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Quantum theory and New Year's Eve...
...not your normal diary fare but Che's first diary in a while sees him wanting to talk about disparate things!
Given the lengthy period of time that has passed since my last submission, it is statistically quite improbable anyone reading this will have any recollection of my previous ramblings. It therefore seems prudent to offer a brief reminder...
I came back to my former home town of Leeds, originally to study for a Chemistry PhD, but now in materials science - technically speaking. Therefore this might be an appropriate juncture to discuss work a little bit, without boring people totally!
Some time ago, a scientist devised a rather famous thought experiment involving a cat. To very crudely summarise: A cat is placed in a sealed box - which we cannot see inside – for a given period of time. Within the box is some toxic mechanism (best not to go into this in too much detail!!) which means that there is an equal chance of the cat being alive or dead after that period of time.
The key point is that until one looks inside the box, we do not know whether the cat is alive or dead. It exists in some sort dual state of being alive or dead. (For those who are interested this is called a 'quantum supposition'). The real point of the thought experiment (for me anyway) is the remarkable nature of science at the quantum level – it is driven by probabilities.
This mythical cat belonged (as it were) to the Austrian physicist Erwin Schrödinger. Significantly, when not proposing peculiar thought experiments, this seriously talented scientist devised an equation describing (on the quantum level) space and time relationships for particles. Initially, this was thought to be the solution to a variety of problems. Unfortunately, the equation can only be solved exactly for systems with one electron. For any other system, approximations must be used.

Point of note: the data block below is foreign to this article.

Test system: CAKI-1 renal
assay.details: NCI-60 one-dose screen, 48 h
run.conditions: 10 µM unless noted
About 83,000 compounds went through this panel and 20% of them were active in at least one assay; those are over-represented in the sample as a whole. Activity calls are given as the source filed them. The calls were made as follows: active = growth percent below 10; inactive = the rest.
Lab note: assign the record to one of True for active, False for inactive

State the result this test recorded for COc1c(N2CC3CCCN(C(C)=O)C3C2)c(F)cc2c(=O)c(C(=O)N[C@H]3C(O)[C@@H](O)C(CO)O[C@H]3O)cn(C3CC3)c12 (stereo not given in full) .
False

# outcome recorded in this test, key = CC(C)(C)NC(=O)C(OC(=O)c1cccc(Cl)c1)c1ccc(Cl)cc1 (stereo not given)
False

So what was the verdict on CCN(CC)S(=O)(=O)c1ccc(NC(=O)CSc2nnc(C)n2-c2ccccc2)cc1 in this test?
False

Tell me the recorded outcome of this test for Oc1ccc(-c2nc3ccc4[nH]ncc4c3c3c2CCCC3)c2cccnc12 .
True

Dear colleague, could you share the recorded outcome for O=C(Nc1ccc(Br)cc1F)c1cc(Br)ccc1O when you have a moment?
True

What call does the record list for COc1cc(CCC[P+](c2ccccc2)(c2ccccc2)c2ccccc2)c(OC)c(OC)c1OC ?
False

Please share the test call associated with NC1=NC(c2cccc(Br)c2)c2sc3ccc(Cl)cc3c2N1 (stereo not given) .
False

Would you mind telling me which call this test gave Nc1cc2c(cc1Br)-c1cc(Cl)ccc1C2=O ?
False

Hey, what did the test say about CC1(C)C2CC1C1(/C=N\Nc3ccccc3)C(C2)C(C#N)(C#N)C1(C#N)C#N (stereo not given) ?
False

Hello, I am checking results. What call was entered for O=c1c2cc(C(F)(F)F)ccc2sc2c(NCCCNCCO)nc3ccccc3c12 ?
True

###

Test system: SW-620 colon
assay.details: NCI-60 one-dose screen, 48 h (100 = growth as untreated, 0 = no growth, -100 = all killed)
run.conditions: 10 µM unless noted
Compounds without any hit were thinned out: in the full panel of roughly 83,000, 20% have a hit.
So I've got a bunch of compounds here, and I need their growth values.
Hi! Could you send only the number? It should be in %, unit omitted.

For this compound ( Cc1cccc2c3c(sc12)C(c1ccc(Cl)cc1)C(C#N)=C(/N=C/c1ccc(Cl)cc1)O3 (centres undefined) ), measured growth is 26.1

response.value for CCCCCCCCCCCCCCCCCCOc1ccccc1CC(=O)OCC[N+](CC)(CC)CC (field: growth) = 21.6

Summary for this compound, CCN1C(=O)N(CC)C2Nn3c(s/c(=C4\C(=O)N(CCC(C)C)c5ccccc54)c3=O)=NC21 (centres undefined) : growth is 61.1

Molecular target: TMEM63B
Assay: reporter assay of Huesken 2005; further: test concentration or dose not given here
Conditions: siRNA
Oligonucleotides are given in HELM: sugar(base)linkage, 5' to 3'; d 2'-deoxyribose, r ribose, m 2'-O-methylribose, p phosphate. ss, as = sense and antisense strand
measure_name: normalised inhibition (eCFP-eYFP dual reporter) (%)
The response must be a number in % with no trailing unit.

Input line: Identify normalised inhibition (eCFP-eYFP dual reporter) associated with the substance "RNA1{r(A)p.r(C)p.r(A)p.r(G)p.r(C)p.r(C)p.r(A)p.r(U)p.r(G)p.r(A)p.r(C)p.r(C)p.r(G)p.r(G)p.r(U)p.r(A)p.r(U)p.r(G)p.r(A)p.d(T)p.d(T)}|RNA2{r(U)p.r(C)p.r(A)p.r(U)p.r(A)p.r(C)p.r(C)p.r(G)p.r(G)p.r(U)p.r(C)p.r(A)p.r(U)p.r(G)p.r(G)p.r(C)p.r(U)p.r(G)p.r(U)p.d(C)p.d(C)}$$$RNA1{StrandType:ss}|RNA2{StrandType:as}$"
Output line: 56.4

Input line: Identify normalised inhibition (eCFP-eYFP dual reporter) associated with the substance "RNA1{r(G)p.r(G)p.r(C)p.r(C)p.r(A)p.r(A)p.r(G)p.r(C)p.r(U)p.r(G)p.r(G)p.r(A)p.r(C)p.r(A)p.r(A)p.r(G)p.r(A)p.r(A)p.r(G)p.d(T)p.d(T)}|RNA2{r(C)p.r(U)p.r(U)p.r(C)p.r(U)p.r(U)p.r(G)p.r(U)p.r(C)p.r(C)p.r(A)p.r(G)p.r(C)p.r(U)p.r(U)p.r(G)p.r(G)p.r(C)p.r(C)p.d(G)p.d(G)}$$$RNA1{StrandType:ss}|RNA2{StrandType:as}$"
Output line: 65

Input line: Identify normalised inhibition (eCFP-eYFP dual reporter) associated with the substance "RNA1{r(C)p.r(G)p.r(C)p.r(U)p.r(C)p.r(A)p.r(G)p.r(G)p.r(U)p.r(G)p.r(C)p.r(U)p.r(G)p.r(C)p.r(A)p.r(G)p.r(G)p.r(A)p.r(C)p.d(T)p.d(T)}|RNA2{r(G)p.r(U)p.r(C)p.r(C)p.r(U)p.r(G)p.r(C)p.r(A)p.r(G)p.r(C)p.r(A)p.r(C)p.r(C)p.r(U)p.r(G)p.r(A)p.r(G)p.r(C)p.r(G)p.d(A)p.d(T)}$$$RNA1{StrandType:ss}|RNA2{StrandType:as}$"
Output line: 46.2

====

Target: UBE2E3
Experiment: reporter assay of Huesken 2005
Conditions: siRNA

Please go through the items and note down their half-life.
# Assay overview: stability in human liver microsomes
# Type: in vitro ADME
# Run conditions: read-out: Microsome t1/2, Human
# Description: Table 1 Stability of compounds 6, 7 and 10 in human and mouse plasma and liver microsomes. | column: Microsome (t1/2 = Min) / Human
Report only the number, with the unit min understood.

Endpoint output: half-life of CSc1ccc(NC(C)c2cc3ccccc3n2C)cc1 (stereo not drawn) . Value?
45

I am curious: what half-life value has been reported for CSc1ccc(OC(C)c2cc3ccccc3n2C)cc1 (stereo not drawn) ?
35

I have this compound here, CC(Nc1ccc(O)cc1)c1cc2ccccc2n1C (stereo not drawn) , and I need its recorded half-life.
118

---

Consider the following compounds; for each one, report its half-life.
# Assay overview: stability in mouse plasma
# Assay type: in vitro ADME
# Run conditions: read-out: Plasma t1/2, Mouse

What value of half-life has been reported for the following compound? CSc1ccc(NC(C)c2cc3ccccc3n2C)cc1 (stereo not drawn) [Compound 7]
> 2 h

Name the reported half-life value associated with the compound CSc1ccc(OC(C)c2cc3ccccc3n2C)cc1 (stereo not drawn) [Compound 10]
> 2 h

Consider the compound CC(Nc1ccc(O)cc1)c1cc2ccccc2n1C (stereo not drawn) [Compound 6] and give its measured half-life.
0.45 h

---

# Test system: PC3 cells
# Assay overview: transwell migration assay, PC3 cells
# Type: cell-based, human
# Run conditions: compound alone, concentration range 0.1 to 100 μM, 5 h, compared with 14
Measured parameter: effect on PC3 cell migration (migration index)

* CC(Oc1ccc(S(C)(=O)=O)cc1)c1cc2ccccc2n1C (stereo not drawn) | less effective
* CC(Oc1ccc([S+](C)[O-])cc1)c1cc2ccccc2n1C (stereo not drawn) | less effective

These approximations form the basis of a number of computer codes that our research team use to solve and model a variety of phenomena. Things are going relatively well with this, though admittedly I am quite busy at the moment trying to submit work for a special edition of a journal. What motivates me to keep going is that this really would be very worthwhile if we are successful.
Meanwhile I've kept up my various musical past times, mainly the operatic affairs of Leeds Youth Opera. February 2008 sees us performing Mozart's 'Idomeneo'. Set in ancient Crete after the Trojan War, the story revolves around a complex love triangle, and the relationship between a son (played by a woman in this instance) and a father.
In other news, I suppose I ought to make brief reference to the passing of the New Year. For once I spent a very nice evening with one of my good friends and her family. Those that know me well will be aware I do not normally enjoy New Year's Eve, but I did have a genuinely good time. This may not have been overly obvious to people given my generally quiet nature, mind you!
On a more general theme, I do tend to think nothing changes all that much in the New Year. Certainly, I am not one for making resolutions I cannot possibly keep. In the interest of humour there are a few related ones I might well have suggested to myself:
• Deliberately not mention that I am a science student. This instantaneous causes people to think you are a total bore. This may well be true of course!
Happy New Year!!!
last updated: 18/01/2008 at 12:51